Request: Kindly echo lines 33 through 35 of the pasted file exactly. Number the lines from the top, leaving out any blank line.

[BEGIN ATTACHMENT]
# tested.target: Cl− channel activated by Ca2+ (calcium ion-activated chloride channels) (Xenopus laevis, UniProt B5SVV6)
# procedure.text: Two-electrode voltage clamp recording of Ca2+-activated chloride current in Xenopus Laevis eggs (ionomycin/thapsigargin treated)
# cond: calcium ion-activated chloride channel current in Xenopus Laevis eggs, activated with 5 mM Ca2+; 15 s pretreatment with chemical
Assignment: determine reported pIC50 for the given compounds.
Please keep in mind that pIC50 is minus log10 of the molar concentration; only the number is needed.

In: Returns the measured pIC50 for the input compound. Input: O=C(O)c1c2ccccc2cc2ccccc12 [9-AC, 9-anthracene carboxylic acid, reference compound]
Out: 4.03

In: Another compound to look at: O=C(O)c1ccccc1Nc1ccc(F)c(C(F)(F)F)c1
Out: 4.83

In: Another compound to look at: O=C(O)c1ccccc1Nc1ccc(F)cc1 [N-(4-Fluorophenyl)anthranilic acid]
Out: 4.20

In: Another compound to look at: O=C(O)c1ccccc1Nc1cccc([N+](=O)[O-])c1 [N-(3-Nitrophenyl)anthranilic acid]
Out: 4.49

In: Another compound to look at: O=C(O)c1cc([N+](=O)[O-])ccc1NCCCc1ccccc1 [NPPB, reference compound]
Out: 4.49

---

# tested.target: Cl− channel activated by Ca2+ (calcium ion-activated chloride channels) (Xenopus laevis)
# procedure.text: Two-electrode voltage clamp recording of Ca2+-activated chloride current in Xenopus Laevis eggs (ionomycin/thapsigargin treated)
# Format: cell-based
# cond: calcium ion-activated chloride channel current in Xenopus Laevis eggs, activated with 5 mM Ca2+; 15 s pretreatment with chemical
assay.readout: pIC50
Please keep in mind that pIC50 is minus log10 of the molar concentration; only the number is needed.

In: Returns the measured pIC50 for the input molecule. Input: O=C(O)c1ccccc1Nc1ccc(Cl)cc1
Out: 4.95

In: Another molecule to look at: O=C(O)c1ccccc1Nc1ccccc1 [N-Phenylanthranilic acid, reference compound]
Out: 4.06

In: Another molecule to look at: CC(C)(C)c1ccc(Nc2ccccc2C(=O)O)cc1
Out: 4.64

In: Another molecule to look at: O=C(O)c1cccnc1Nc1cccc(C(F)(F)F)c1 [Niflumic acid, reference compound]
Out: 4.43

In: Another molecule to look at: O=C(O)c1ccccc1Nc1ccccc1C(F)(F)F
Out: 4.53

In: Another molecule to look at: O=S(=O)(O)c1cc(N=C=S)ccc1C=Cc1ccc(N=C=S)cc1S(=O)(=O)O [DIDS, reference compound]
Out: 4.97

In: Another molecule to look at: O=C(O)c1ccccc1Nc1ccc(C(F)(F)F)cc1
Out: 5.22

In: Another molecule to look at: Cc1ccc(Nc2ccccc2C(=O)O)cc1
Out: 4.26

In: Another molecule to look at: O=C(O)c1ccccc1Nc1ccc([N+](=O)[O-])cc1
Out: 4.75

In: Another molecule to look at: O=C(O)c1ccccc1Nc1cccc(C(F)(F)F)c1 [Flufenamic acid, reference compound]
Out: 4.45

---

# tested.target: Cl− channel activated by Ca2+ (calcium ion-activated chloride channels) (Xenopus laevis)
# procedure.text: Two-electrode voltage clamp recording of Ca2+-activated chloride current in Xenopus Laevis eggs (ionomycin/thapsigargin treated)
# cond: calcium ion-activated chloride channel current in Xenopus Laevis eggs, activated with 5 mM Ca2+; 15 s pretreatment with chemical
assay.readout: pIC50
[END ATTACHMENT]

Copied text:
In: Another molecule to look at: O=S(=O)(O)c1cc(N=C=S)ccc1C=Cc1ccc(N=C=S)cc1S(=O)(=O)O [DIDS, reference compound]
Out: 4.97

In: Another molecule to look at: O=C(O)c1ccccc1Nc1ccc(C(F)(F)F)cc1